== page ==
Built around 1837, this former country manor was once the home of Julia Gardiner Tyler, President John Tyler's widow and "one of New York's most conspicuous rebel sympathizers". Her mother had purchased the place in 1852, and Mrs. Tyler crossed Civil War battle lines to move here from Virginia after her husband's death in 1862. In 1878, the house was acquired (though not necessarily ever lived in) by William M. Evarts, the US secretary of state, who had previously served as US attorney general and would go on to become a US senator, and it was also occupied for a time by the Russian consul general, who "lived there in great style".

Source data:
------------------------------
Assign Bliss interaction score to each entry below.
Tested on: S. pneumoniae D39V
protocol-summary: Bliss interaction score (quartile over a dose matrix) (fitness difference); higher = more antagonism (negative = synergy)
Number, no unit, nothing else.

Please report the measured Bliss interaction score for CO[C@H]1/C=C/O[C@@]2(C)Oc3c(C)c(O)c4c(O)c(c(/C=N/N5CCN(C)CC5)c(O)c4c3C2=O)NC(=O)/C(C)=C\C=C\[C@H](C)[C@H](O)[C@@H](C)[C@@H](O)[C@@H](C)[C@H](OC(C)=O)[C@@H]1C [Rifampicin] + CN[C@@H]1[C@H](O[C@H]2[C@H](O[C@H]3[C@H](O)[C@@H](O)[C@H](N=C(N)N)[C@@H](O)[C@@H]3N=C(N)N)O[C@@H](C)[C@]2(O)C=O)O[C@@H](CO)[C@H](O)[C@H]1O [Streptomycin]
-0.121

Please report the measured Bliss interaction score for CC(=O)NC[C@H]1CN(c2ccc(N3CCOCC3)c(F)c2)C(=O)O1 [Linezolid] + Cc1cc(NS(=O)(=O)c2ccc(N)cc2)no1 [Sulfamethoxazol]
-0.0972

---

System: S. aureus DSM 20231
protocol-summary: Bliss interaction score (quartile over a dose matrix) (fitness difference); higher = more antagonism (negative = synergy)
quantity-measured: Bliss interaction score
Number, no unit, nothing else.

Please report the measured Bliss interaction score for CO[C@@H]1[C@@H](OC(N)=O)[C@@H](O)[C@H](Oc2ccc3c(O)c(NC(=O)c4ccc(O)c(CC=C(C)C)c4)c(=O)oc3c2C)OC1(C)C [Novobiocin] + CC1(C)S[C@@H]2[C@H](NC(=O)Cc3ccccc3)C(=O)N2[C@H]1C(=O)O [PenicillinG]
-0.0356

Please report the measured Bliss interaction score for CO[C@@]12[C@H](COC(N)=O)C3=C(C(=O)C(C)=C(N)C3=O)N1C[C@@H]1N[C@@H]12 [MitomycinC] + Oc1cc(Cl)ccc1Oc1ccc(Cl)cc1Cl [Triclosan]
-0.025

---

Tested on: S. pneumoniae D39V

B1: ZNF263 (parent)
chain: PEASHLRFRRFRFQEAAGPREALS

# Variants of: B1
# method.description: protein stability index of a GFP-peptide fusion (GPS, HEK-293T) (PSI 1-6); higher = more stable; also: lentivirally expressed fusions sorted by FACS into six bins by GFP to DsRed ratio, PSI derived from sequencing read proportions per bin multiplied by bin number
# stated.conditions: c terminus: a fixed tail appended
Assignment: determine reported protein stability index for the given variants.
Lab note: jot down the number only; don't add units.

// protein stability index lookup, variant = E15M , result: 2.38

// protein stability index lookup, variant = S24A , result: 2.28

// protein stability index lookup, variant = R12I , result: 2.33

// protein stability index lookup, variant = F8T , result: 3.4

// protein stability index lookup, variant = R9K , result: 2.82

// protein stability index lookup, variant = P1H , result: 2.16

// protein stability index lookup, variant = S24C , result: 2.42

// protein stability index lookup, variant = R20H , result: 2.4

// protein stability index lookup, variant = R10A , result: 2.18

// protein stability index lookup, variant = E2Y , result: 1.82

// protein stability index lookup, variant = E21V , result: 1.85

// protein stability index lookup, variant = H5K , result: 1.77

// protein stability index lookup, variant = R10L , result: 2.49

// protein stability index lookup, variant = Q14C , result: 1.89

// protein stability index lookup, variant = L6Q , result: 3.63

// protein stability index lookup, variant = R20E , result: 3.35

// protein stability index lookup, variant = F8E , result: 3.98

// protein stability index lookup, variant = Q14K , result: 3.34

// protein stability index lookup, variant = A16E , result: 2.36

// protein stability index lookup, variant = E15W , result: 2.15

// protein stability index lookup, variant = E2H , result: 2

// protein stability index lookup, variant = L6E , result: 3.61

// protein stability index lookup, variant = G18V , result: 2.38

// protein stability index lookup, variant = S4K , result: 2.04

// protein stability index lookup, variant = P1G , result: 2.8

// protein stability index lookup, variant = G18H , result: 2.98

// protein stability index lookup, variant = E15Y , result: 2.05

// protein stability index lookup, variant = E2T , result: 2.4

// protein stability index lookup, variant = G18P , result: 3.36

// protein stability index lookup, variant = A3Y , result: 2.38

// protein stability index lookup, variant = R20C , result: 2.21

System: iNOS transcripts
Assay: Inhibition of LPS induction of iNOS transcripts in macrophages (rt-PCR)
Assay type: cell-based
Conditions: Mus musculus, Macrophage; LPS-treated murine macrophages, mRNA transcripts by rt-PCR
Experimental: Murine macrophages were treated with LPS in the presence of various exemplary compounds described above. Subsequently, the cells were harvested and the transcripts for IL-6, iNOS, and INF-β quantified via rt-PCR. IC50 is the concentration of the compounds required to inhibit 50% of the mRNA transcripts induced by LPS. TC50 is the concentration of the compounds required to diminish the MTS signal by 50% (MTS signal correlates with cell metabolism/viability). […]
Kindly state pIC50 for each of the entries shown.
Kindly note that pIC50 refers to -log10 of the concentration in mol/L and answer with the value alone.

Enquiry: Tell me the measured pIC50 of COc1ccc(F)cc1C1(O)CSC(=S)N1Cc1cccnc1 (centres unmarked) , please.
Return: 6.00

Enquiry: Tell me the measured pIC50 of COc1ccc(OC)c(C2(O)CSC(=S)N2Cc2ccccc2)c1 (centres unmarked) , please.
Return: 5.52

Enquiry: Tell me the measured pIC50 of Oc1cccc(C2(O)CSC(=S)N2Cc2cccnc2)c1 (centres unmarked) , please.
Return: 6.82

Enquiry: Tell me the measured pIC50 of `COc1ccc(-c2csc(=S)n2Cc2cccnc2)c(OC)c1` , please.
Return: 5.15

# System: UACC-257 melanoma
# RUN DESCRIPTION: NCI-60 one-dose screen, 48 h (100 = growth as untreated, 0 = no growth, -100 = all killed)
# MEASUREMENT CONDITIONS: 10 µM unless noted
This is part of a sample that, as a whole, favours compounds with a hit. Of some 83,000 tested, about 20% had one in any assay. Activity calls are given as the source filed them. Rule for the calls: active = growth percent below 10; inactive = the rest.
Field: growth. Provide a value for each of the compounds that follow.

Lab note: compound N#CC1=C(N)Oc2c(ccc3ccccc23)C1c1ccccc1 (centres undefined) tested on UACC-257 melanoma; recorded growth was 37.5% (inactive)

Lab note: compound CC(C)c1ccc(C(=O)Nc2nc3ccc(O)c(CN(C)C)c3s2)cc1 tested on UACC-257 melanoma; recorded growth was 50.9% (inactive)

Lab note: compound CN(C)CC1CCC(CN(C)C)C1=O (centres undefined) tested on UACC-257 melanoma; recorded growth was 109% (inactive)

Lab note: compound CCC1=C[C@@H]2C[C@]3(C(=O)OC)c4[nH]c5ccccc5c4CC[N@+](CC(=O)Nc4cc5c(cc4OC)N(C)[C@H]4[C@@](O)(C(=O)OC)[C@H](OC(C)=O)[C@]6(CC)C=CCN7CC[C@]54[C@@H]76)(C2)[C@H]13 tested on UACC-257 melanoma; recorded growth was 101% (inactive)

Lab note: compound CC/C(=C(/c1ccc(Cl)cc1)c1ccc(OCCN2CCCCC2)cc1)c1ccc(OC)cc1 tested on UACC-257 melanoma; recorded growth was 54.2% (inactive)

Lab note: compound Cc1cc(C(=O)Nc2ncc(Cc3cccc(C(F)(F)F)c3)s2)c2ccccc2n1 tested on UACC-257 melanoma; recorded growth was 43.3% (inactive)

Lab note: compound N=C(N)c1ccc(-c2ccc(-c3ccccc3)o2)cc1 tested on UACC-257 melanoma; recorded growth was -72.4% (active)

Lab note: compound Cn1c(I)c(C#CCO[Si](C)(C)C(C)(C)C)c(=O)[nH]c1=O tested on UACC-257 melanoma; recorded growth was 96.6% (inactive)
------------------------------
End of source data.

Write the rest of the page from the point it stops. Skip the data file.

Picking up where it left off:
Speaking of John Tyler, he was the first person to become president without being elected to the position. Dubbed "His Accidency" by his foes, he ascended from the vice presidency in 1841 when William Henry Harrison kicked the bucket a mere month after being sworn in. His first wife died in 1842 and he married Miss Gardiner in 1844, making him the first president to be widowed, and the first to get hitched, while in office. As the father of 15 children with his two wives, he was the most genetically prolific of all our presidents (as far as we know, anyway; politicians/slaveholders have occasionally been known to sleep around). And thanks to old widowers marrying much younger women, two of his grandchildren, remarkably, are still alive! (Or at least they were as of last fall.)